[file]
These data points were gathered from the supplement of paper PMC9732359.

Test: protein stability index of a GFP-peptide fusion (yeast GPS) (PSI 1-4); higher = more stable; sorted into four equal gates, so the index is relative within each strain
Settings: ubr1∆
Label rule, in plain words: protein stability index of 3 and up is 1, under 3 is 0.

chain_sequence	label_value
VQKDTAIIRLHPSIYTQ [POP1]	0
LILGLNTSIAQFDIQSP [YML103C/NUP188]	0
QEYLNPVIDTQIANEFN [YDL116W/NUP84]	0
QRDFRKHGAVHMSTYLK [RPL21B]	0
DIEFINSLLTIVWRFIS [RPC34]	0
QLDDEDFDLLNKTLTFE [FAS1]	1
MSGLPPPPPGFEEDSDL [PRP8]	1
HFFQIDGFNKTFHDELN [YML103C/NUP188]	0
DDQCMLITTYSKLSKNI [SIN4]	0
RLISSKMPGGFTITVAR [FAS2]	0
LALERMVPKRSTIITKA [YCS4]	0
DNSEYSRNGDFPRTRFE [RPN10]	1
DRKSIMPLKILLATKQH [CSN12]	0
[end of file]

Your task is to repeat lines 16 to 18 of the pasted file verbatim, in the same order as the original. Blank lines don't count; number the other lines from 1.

LALERMVPKRSTIITKA [YCS4]	0
DNSEYSRNGDFPRTRFE [RPN10]	1
DRKSIMPLKILLATKQH [CSN12]	0